Blogging The Institutes

Blog 244: 4.20.27 - 4.20.32

Calvin's sensitivity to the different circumstances in which people live lead him to flip-flop, or at least to be somewhat ambivalent in his attitude to the magistrate. Citing the case of Nebuchadnezzar (Jer. 27), Scripture requires obedience to bad kings, and...
Posted December 18, 2009 @ 5:12 PM by Paul Helm
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Blog 243: 4.20.10 - 4.20.26

No doubt having the Anabaptists in mind,  and having already defended the right to litigate, Calvin proceeds to defend the entire judicial process. He discourages using the law for the taking of revenge, but upholds the use of due process,...
Posted December 18, 2009 @ 5:10 PM by Paul Helm
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Blog 242: 4.20.12 - 4.20.18

Calvin borrows the idea of a just war from Augustine. Everything is to be tried in order to preserve the peace before war is declared, though waging war obviously means that reparations must be made, if necessary. A consideration of...
Posted December 18, 2009 @ 5:06 PM by Paul Helm
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Blog 241: 4.20.8 - 4.20.11

Calvin here shows two things - his concern about the dangers of tyrannical government, and also his apparently relaxed attitude regarding forms of political government. You may say that he derives the possible forms from the ancient world, but in fact...
Posted December 15, 2009 @ 6:10 PM by Paul Helm
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Blog 240: 4.20.2 - 4.20.7

Calvin has already established his understanding of "a twofold government" to which human beings are subject: an inward government in which God rules over the individual human soul for eternal life and an outward government in which God through human...
Posted December 14, 2009 @ 10:05 AM by Sean Lucas
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Blog 239: 4.19.33 - 4.20.1

Marriage has been instituted by God, but it is not a sacrament. Many are the good things which God has instituted, but that does not make them sacraments, which are, by definition, signs and ceremonies to confirm God's promise to...
Posted December 13, 2009 @ 10:59 PM by Iain D Campbell
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Blog 237: 4.19.20 - 4.19.25

Calvin continues his diatribe against false sacraments of the Roman Catholic Church, wrapping up his denial of the sacrament of final unction.  In paragraphs 19-21, he levels two criticisms: the proof text (James 5:14) does not pertain to the church...
Posted December 11, 2009 @ 10:49 AM by Rick Phillips
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Blog 236: 4.19.14 - 4.19.19

Calvin continues his critique of Catholicism by applying a biblical definition of "sacrament" to the Roman rite of penance.  He begins with a clear and careful distinction between public repentance, as it was practiced in the early church, and the...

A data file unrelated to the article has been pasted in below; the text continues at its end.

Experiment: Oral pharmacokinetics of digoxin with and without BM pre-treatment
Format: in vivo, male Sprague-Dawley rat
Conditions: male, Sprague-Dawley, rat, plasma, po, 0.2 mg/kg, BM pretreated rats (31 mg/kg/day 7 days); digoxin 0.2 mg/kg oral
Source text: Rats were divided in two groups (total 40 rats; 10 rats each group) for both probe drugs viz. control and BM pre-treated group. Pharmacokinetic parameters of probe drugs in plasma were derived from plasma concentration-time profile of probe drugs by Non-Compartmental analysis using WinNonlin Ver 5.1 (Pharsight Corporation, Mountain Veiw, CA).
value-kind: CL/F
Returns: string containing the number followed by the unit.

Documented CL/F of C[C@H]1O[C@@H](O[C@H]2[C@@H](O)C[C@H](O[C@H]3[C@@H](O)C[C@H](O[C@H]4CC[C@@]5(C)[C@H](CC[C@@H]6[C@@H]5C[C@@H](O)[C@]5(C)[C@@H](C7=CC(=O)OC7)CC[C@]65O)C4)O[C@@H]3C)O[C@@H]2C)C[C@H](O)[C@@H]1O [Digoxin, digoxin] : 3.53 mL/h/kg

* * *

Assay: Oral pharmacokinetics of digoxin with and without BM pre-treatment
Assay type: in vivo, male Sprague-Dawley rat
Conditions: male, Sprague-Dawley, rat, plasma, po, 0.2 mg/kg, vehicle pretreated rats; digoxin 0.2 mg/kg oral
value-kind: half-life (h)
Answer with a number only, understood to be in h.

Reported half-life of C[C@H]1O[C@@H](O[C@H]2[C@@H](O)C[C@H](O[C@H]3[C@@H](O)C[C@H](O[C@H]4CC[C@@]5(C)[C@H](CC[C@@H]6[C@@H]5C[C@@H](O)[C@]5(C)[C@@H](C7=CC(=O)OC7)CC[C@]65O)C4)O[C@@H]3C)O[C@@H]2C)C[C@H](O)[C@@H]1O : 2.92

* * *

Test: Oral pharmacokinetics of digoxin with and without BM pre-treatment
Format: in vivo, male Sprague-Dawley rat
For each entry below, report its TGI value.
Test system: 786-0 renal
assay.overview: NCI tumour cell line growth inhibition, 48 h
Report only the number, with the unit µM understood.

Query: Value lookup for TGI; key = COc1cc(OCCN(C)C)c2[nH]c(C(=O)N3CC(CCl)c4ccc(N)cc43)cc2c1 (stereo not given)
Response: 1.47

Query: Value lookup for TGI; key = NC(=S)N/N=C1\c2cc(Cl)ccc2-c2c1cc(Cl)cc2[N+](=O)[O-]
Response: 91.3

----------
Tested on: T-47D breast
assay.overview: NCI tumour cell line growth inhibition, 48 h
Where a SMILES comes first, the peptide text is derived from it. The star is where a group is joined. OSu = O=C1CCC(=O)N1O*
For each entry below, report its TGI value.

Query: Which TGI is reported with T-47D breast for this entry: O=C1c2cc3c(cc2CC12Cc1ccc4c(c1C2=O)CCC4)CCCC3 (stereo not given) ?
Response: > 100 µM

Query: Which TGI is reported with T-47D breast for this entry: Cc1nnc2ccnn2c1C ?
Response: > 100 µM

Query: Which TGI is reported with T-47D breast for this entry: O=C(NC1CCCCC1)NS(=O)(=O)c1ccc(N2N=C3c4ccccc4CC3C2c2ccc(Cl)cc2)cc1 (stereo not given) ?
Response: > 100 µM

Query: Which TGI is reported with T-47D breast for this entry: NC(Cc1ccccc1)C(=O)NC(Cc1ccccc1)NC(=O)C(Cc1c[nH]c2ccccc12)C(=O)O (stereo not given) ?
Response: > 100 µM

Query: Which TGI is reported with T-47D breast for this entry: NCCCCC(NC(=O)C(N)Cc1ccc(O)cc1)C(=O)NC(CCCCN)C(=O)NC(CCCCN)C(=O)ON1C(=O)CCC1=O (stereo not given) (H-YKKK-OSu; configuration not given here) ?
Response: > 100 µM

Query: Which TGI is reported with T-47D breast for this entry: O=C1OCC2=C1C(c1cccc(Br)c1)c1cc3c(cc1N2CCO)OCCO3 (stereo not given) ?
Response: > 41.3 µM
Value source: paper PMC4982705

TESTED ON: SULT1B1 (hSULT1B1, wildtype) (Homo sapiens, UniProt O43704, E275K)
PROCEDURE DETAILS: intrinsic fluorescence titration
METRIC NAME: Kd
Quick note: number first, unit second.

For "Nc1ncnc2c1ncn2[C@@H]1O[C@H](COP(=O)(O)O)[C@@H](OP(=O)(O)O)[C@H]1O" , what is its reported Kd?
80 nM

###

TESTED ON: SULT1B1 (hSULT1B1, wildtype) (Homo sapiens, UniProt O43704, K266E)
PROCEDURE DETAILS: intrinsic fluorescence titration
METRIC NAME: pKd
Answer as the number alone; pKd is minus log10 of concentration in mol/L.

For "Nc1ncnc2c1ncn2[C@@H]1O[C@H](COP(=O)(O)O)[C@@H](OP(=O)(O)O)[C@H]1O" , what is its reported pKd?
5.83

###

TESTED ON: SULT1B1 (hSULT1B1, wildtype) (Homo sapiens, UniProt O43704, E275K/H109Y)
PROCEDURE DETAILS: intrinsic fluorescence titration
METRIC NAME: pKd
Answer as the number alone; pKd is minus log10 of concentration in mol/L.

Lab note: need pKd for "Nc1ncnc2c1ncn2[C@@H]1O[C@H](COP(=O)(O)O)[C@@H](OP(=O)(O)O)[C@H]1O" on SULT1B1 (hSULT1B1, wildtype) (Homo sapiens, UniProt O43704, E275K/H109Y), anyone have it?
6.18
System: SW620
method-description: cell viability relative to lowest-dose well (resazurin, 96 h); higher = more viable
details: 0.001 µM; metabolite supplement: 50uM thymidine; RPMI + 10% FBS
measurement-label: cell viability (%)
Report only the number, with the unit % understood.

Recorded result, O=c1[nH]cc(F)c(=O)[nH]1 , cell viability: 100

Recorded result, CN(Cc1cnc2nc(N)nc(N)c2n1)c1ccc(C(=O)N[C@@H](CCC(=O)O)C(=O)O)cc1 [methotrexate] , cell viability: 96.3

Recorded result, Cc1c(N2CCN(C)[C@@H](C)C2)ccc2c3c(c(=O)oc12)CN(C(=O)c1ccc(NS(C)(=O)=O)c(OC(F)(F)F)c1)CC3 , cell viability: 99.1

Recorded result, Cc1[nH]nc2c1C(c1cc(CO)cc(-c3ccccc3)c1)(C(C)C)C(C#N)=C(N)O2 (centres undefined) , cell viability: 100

Posted December 8, 2009 @ 12:29 PM by Phil Ryken
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Blog 235: 4.19.7- 4.19.13

Confirmation, a sacrament in Roman Catholic theology, was an offence to Calvin because it sapped the meaning of baptism. In scholastic terms, baptism only washed away original sin and those sins committed before baptism. Confirmation was viewed as a sacrament...
Posted December 8, 2009 @ 12:25 PM by Derek Thomas
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Blog 234: 4.19.1 - 4.19.6

More on sacraments - additional ones invented by men. Using the formula that sacraments are "visible signs of an invisible grace" Calvin notes that there is no limit to the inventions that can pass this test. Reverting again to the...
Posted December 4, 2009 @ 11:35 AM by Derek Thomas
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Blog 233: 4.18.14 - 4.18.20

Calvin had studied Plato - no friend to Christianity - and is amused how accurately he depicted (in the Republic) the antics of medieval priests in celebrating the Mass - preying on the innocent and uneducated by fooling them into...
Posted December 3, 2009 @ 2:49 PM by Derek Thomas
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Blog 232: 4.18.8 - 4.18.13

Private Communion (or Masses): Calvin is against them. True, he is against the Mass "period"; but mutatis mutandis he is against private celebrations of the Lord's Supper for the same reason: the Supper is meant to define the communion of...
Posted December 3, 2009 @ 2:46 PM by Derek Thomas
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Blog 231: 4.18.2 - 4.18.7

The Mass. At the heart of Calvin's theological method in assessing the value of the Mass is the cross. The Mass signifies an on-going ritual of sacrifice, undermining the "once-for-all" of Calvary. By its constant repetition, it declares all prior...
Posted December 1, 2009 @ 9:51 AM by Derek Thomas
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Blog 230: 4.17.46 - 4.18.1

Scottish Highland Presbyterians need to hold their breath for a second while Calvin refers to an annual Lord's Supper ritual as "a veritable invention of the devil" [4.17.46]. Calvin then adds, something which he has been cited for ever since,...
Posted December 1, 2009 @ 9:49 AM by Derek Thomas
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Blog 229: 4.17.40 - 4.17.45

One of the other debated issues in the Lord's Supper, in addition to the question of presence, is that of fencing the table. Who may participate?  What does it mean to eat and drink unworthily? Who is worthy? Who is unworthy? Calvin takes...
Posted November 25, 2009 @ 2:02 PM by Stephen Nichols
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